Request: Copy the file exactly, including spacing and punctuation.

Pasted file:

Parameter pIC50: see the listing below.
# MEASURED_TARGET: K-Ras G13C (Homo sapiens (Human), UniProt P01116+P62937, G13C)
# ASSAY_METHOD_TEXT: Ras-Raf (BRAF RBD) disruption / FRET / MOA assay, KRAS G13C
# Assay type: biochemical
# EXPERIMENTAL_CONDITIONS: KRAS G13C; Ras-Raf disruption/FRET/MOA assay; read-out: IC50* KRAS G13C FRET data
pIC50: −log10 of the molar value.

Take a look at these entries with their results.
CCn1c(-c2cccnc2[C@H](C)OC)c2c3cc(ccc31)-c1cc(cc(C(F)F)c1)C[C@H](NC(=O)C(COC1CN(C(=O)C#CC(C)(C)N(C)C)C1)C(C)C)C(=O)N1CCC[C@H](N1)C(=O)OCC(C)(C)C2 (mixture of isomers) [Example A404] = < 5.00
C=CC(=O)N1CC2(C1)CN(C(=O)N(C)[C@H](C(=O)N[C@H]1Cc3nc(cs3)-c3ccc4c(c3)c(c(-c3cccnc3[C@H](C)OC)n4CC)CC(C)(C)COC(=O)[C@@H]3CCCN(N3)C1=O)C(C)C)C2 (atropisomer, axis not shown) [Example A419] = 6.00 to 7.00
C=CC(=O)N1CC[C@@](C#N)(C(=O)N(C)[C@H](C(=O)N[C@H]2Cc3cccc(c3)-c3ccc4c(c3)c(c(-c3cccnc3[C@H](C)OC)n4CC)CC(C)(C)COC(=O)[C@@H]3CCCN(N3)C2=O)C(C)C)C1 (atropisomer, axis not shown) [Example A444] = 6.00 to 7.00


Parameter pIC50: see the listing below.
# MEASURED_TARGET: K-Ras G13C (Homo sapiens (Human), UniProt P01116+P62937, G13C)
# ASSAY_METHOD_TEXT: Ras-Raf (BRAF RBD) disruption / FRET / MOA assay, KRAS G13C
# Assay type: biochemical
# EXPERIMENTAL_CONDITIONS: KRAS G13C; Ras-Raf disruption/FRET/MOA assay; read-out: IC50* KRAS G13C FRET data
pIC50: −log10 of the molar value.

Take a look at these entries with their results.
CCn1c(-c2cccnc2[C@H](C)OC)c2c3cc(ccc31)-c1cc(cc(C(F)F)c1)C[C@H](NC(=O)C(COC1CN(C(=O)C#CC(C)(C)N(C)C)C1)C(C)C)C(=O)N1CCC[C@H](N1)C(=O)OCC(C)(C)C2 (mixture of isomers) [Example A404] = < 5.00
C=CC(=O)N1CC2(C1)CN(C(=O)N(C)[C@H](C(=O)N[C@H]1Cc3nc(cs3)-c3ccc4c(c3)c(c(-c3cccnc3[C@H](C)OC)n4CC)CC(C)(C)COC(=O)[C@@H]3CCCN(N3)C1=O)C(C)C)C2 (atropisomer, axis not shown) [Example A419] = 6.00 to 7.00
C=CC(=O)N1CC[C@@](C#N)(C(=O)N(C)[C@H](C(=O)N[C@H]2Cc3cccc(c3)-c3ccc4c(c3)c(c(-c3cccnc3[C@H](C)OC)n4CC)CC(C)(C)COC(=O)[C@@H]3CCCN(N3)C2=O)C(C)C)C1 (atropisomer, axis not shown) [Example A444] = 6.00 to 7.00